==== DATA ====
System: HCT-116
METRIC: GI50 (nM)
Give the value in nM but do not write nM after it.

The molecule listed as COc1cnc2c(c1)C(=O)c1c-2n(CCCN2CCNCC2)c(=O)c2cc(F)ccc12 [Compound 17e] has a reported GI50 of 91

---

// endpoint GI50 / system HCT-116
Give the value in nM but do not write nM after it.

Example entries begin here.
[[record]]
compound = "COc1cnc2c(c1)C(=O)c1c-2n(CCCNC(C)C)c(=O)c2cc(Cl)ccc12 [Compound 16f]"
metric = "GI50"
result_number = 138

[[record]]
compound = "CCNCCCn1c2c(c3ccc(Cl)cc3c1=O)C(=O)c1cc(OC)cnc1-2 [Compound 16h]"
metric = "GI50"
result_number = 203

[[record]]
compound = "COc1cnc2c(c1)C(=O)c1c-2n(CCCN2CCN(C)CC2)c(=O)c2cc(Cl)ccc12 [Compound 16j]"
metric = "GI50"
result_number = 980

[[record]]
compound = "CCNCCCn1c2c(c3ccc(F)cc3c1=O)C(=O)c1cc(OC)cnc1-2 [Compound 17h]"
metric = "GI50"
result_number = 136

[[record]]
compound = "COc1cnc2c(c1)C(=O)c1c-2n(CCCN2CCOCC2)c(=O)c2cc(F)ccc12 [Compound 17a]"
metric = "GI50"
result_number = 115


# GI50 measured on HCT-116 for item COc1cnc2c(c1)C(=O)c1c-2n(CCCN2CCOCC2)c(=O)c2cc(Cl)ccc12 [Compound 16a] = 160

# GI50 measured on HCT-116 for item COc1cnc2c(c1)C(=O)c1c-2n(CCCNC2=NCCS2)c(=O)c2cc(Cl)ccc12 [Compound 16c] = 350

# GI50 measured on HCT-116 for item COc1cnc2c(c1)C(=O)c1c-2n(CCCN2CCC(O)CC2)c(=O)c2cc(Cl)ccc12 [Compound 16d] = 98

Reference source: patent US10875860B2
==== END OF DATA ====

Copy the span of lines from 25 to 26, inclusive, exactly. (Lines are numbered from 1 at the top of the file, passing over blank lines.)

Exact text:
[[record]]
compound = "COc1cnc2c(c1)C(=O)c1c-2n(CCCN2CCOCC2)c(=O)c2cc(F)ccc12 [Compound 17a]"